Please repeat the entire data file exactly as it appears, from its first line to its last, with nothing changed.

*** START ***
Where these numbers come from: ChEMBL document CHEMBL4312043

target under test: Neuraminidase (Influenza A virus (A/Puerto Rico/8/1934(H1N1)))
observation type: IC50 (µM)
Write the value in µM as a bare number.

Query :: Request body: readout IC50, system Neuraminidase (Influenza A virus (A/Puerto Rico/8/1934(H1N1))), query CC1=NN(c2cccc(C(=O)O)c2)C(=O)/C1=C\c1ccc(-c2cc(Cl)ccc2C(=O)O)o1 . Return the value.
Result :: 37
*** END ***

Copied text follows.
Where these numbers come from: ChEMBL document CHEMBL4312043

target under test: Neuraminidase (Influenza A virus (A/Puerto Rico/8/1934(H1N1)))
observation type: IC50 (µM)
Write the value in µM as a bare number.

Query :: Request body: readout IC50, system Neuraminidase (Influenza A virus (A/Puerto Rico/8/1934(H1N1))), query CC1=NN(c2cccc(C(=O)O)c2)C(=O)/C1=C\c1ccc(-c2cc(Cl)ccc2C(=O)O)o1 . Return the value.
Result :: 37